Xpedior now moves for an order to compel CSFB to produce certain documents in connection with this breach of contract action. CSFB cross-moves for a protective order that would require Xpedior to bear half the costs of producing certain electronic documents.
I. LEGAL STANDARD
Federal Rule of Civil Procedure 26(b) (1) specifies:
Parties may obtain discovery regarding any matter, not privileged, that is relevant to the claim or defense of any party.... Relevant information need not be admissible at the trial if the discovery appears reasonably calculated to lead to the discovery of admissible evidence.
Fed.R.Civ.P. 26(b) (1) (emphases added). Thus, as a general matter, all potentially relevant material is discoverable. The court may, however, limit or condition discovery where a request imposes an "undue burden or expense" on the responding party. Fed.R.Civ.P. 26(c). See also Zubulake v. UBS Warburg, 217 F.R.D. 309 (S.D.N.Y.2003).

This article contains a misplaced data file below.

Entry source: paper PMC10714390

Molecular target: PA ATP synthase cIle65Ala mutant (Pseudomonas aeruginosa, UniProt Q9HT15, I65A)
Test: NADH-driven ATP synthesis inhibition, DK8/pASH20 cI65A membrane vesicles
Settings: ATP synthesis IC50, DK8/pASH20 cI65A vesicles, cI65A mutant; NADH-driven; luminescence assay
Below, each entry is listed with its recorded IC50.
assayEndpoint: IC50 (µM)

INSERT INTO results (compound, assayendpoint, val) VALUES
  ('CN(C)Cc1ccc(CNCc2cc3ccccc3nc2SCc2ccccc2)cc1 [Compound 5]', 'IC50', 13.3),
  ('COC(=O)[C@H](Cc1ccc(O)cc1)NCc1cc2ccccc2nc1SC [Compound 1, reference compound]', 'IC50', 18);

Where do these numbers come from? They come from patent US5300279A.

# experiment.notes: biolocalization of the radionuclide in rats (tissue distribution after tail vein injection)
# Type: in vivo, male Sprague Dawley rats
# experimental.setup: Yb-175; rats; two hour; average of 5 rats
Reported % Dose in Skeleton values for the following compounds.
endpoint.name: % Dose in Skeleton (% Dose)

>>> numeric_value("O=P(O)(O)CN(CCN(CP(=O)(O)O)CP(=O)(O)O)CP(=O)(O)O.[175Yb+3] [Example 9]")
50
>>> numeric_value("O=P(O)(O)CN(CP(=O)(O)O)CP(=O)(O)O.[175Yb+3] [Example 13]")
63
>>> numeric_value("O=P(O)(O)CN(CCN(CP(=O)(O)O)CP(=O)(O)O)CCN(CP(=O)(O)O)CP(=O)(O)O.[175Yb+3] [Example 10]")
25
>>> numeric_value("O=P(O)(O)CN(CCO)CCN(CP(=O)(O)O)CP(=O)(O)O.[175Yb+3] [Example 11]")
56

II. XPEDIOR'S MOTIONS
Xpedior moves for an order to compel CSFB to produce documents that fall into four categories, discussed in turn.
A. Communications with DLJ Clients Who Did Not Receive IPO Allocations
Xpedior seeks records of communications between DLJ and its clients regarding the IPOs of class members. Although CSFB agrees that Xpedior is entitled to such records with respect to DLJ clients who actually received allocations, it seeks to withhold records of communications with clients who, though they expressed interest, did not receive allocations. CSFB has declined to produce records of communications between DLJ and those investors who were unable to obtain allocations of over-subscribed IPOs.
CSFB argues that such communications are not relevant to Xpedior's claims. Xpedior counters that the rejected investors may have been told, in effect, "I'm sorry, you will not be receiving any shares of this IPO because you are not willing to *462 pay special consideration to DLJ." If such records exist, the logical inference that can be drawn from them is that customers who did receive IPO allocations paid special consideration.